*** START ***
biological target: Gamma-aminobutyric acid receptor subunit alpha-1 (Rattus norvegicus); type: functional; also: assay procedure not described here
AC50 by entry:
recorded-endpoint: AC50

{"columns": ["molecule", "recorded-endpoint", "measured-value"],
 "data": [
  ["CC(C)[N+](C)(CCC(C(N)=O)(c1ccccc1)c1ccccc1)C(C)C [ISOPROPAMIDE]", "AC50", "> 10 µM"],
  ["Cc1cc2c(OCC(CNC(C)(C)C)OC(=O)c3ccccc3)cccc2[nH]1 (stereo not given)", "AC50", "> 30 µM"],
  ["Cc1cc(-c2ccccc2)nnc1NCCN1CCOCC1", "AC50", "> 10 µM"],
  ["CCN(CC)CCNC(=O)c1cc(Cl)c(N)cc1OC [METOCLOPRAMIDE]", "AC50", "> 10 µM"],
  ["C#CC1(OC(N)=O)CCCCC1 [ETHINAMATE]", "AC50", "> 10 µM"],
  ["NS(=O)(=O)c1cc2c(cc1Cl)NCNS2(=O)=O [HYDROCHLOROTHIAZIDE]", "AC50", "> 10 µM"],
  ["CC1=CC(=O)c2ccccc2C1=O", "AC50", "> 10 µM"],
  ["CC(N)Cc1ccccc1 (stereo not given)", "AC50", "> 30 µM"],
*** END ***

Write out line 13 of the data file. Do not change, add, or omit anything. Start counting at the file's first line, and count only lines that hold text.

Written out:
  ["CC(N)Cc1ccccc1 (stereo not given)", "AC50", "> 30 µM"],